Egyptians in the United Kingdom
24,700 (2001 Census)
27,000 (2009 ONS estimate)
|Regions with significant populations|
|London, Birmingham, Liverpool, Manchester, Glasgow|
|British English, Egyptian Arabic, Coptic, Sa'idi Arabic|
|Predominantly Islam and Christianity (Coptic); minority Judaism|
In Irish mythology, Scottish mythology, and pseudo history, an Egyptian princess named Scota is mentioned as having arrived in today's Scotland (and/or in Ireland) in a very early period of these countries' history. The historical veracity of the story is greatly doubted, however. And under the Roman Empire, Britannia and Egypt were two provinces of a single empire which had considerable trade and interaction between its constituent parts. However, if any Egyptians settled in Roman Britain, there was little evidence left of their presence.
Egyptians historically have been averse to emigrating from their country, even when suffering with significant poverty. As such, prior to the late 1960s, only small numbers of Egyptians moved to the United Kingdom, and even then mostly for the purposes of study. As the Egyptian Revolution that began in 1952 developed an increasingly socialist character under Gamal Abdel Nasser, with the nationalisation of many private businesses, some upper and middle class Egyptians sought to leave the country. However, large scale emigration did not occur until after Egypt's defeat in the Six Day War of 1967, which left the Sinai Peninsula entirely under Israel I occupation, and placed an immense economic burden on the country.
Given the severity of the country's economic woes following the war, particularly after the outbreak of the War of Attrition, the Egyptian Government saw advantages in Egyptians moving overseas to work and send home remittances. Therefore, it partially relaxed the strict regulations against emigration (which included requirements for exit visas). This change in approach was extended under Nasser's successor as President of Egypt, Anwar El-Sadat. Over the course of the 1970s and 80s, many Egyptians took advantage of the loosening of these restrictions, and moved to Western states, such as the United Kingdom, and the oil rich states of the Persian Gulf.
Over the same period, heightened religious tension in Egypt resulted in further emigration, largely of Copts, although the numbers emigrating to the U.K. were small compared to Canada, and Australia. With Egypt's economic liberalisation under Sadat in the 1970s, labour migration to the U.K. increased, as did the flow of Egyptians moving to the U.K. for higher education. Many students stayed in Britain after finishing their studies. During this time, many Egyptian businessmen migrated to the U.K. to establish businesses.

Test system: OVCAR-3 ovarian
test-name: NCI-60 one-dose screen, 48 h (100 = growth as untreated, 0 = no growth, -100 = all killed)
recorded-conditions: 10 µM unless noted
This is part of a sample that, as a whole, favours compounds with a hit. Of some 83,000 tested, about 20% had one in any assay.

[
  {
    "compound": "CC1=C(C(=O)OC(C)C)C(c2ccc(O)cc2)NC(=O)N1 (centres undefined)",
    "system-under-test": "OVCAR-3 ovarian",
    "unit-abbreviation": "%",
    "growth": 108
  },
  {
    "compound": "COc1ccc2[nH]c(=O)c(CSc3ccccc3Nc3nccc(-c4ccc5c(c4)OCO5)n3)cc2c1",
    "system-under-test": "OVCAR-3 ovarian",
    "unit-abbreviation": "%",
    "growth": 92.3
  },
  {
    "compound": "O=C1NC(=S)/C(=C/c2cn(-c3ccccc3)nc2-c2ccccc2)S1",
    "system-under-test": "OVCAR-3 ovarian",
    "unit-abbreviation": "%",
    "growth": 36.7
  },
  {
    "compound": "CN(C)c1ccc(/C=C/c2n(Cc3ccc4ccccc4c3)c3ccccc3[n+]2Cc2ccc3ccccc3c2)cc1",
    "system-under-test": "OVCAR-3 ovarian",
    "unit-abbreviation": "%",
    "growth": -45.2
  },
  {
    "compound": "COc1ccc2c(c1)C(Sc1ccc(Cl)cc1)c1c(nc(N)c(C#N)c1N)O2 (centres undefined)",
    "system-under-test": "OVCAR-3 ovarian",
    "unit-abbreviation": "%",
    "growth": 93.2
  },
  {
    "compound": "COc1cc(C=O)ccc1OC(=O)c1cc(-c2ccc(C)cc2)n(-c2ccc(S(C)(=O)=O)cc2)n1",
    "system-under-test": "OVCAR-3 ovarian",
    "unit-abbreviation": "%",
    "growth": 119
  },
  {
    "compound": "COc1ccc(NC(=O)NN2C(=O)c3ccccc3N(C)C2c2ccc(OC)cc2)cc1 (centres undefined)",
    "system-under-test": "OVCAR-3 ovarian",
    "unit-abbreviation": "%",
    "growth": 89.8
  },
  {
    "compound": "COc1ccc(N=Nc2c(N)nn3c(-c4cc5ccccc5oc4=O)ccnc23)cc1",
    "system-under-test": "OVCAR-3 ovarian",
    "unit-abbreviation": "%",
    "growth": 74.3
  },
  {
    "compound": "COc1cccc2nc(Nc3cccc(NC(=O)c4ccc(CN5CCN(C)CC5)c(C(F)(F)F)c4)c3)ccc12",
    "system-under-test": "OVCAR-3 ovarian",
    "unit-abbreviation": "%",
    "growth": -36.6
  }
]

The National Association of British Arabs categorises Egypt-born immigrants as Arabs. Based on census data, it indicates that they are the fourth largest population of British Arabs by country of birth.
List of some prominent Egyptians in the United Kingdom
- Sir Magdi Yacoub
- Mohamed Al-Fayed
- Assem Allam
- Khalid Abdalla
- Magdy Ishak
- Abu Hamza al-Masri
- Hosney Yosef OBE
- Anba Angaelos OBE
- Nagy Habib
- Ahmed Elmohamady
- Adel Darwish
- Dodi Fayed
- Mohamed Elneny
- Jade Thirlwall (Badwi-Thirlwall) Girlband member
- Karmi, Ghada (May 1997). The Egyptians of Britain: A migrant community in transition (PDF). Centre for Middle Eastern and Islamic Studies Occasional Paper. 57. Durham: University of Durham.
- "Country-of-birth database". Organisation for Economic Co-operation and Development. Archived from the original on 17 June 2009. Retrieved 22 December 2008.
- "Estimated population resident in the United Kingdom, by foreign country of birth (Table 1.3)". Office for National Statistics. September 2009. Archived from the original on 22 January 2011. Retrieved 2 August 2010. Figure given is the central estimate. See the source for 95 per cent confidence intervals.
- "REPORT ON THE 2011 CENSUS – MAY 2013 – Arabs and Arab League Population in the UK – Appendix 6 – Countries of Birth of UK Arabs". National Association of British Arabs. Retrieved 22 December 2015.